Korsakow FilmKorsakow  is a type of intuitive and free software that enables a user  to create and interact with a non-linear cinema or database video narrative referred to as a Korsakow Film (K-film). A K-film is made up of “smallest narrative units” or SNUs. In this database cinema project my 18 different SNUs create slightly different narrative characterizations depending on the order in which the user chooses to click. The multiple ordering configurations of the SNUs creates different paths of change in my personal character.

For my K-film (“Loss”), I created a non-fiction narrative involving myself and my two cats: Peaches and Tybalt. My favorite cat, Peaches, died suddenly of cancer in May and there have been emotional extremes during the grieving and healing process which I juxtapose in my film. There is also an underlying theme of reflection as both metaphor for existential and emotional questions, and as a physical component to symbolize the loss and memory of a counterpart.


Production-wise I used a variety of equipment including a Canon 35mm digital camera, a smaller Sony CyberShot 6 MP digital camera as well as a Panasonic handheld video camera with tripod. I edited my footage and photos using iMovie, FinalCutPro, LiveType, Photoshop, GarageBand and Windows Movie Maker. Additionally, the voiceovers were recorded on professional podcasting equipment and the media I used included a combination of regular video, a  traditional drawing, and still shots. My content is spliced with text as well as creative commons music and media for thematic enhancement.

While his theory is that “database and narrative are natural enemies”, this K-film project helped me fully define the dynamic relationships within Lev Manovich’s concepts of paradigm (database) and syntagm (narrative)


Part of the first assignment for ProSeminar is watching the YouTube video Web 2.0…The Machine is Us/ing Us.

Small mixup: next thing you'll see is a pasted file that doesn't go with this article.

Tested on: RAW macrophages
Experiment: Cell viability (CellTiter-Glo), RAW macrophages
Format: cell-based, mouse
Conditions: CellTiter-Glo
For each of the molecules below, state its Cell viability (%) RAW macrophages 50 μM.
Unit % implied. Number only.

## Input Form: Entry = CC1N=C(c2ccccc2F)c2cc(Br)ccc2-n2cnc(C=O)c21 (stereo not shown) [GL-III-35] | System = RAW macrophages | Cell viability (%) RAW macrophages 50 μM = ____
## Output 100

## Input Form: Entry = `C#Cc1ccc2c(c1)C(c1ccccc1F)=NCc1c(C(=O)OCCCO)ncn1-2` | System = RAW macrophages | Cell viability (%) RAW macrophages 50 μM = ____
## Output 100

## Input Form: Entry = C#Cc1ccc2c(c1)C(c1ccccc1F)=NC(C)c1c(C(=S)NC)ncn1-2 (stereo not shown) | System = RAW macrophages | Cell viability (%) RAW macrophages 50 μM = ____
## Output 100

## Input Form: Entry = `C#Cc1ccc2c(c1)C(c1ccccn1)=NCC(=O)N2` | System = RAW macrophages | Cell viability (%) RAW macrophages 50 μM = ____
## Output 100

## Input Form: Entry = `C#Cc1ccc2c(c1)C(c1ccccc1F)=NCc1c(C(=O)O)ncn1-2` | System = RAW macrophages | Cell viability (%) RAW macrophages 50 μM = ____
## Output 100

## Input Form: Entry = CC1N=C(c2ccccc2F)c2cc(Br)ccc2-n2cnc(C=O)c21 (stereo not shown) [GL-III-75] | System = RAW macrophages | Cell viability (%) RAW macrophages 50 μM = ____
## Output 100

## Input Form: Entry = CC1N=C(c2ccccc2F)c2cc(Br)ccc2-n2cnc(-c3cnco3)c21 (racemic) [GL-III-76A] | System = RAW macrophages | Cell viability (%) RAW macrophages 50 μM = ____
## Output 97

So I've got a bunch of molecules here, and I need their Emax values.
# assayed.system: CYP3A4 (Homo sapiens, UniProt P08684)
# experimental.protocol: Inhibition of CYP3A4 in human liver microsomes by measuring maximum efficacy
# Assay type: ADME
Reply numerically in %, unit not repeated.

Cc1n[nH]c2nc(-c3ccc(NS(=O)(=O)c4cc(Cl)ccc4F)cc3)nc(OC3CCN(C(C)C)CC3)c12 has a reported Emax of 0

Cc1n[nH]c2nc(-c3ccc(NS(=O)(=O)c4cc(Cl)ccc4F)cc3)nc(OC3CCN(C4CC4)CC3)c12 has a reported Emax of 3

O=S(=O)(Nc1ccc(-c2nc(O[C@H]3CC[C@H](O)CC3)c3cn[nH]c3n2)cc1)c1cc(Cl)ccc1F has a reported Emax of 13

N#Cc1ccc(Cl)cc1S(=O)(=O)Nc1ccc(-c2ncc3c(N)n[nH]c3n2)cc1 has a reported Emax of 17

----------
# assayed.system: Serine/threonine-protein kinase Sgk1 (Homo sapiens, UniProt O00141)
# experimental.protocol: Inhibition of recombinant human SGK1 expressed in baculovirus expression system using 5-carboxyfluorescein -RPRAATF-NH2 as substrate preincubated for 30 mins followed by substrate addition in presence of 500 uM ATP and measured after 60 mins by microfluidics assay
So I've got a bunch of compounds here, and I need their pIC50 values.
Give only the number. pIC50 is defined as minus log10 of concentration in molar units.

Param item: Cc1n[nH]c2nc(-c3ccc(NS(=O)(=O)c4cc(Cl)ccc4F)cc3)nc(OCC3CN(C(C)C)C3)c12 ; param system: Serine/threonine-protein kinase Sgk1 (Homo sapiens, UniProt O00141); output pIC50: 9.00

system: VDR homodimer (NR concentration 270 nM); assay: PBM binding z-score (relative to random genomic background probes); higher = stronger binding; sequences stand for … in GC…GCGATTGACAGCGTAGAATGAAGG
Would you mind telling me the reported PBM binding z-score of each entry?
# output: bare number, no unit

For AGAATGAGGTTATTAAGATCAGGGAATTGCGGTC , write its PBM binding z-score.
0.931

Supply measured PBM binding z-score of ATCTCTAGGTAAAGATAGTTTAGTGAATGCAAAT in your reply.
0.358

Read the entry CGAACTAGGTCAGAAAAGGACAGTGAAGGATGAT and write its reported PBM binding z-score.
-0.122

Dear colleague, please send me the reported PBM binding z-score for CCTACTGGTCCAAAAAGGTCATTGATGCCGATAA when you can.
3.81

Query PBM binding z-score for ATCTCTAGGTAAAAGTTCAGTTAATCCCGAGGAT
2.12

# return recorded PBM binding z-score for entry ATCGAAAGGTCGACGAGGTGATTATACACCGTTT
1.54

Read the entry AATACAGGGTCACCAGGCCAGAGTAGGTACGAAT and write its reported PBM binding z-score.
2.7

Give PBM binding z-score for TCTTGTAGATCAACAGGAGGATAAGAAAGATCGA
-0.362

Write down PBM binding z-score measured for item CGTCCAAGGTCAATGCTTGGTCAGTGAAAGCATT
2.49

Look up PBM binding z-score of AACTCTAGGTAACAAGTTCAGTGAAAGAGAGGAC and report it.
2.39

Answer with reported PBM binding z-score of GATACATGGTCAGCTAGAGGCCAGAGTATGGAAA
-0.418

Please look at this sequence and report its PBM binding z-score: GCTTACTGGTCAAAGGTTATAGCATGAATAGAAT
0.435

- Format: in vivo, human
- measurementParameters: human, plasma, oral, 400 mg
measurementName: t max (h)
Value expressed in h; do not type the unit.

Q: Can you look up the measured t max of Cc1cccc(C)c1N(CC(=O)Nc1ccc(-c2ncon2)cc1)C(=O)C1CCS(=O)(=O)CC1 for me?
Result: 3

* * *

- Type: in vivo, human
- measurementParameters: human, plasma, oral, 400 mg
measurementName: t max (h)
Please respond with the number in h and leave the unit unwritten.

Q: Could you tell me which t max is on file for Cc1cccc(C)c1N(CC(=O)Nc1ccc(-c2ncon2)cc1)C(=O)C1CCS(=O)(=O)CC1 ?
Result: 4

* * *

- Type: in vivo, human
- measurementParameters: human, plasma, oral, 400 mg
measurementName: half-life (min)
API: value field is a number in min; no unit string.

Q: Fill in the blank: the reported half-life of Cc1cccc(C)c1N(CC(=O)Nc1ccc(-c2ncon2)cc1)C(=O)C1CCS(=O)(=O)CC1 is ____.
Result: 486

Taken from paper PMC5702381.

BEFORE watching VIDEO:

 AFTER watching VIDEO:

Neat! I enjoyed this creative video highlighting how Web 2.0 connects people. It drives home that the WWW is not just a collection of static websites anymore; these days content can be edited by anyone on the fly. The web has really amped up the social networking aspect (helping to preserve and enhance human relationships and interaction) and content has become more dynamic. Extensible Markup Language (XML) has allowed dynamic content and mass “databasing” of information to exist. 

It is not just Wikipedia where people can add their 2 cents – comments on blogs, Facebook comments, etc. have revolutionized how people communicate and share information and ideas with each other. 

People are pack animals and have the need to socialize. The solution to this constant need has become easier, slicker, faster and…cooler. It is a weird visual, but it is comforting to think that when I am lying in a nursing home somewhere, chances are that I will have a “machine” (or latest Apple product) enabling me to talk to my friends and family through means of social networking, even if I have lost the power of speech. In this way, I foresee not feeling as alone as I otherwise might without the technological means and know-how.

The ongoing learning of new technology is a “sink or swim” situation even though the learning curve is becoming less curved – the more sophisticated the application or device, the simpler the instructions and navigations seem to become  (a fabulous dichotomy). Advancements in the web with the robust applications and social networking emphasis  are not going away. The dam has burst and everyone is in a canoe (personalized with a profile photo and clever status message).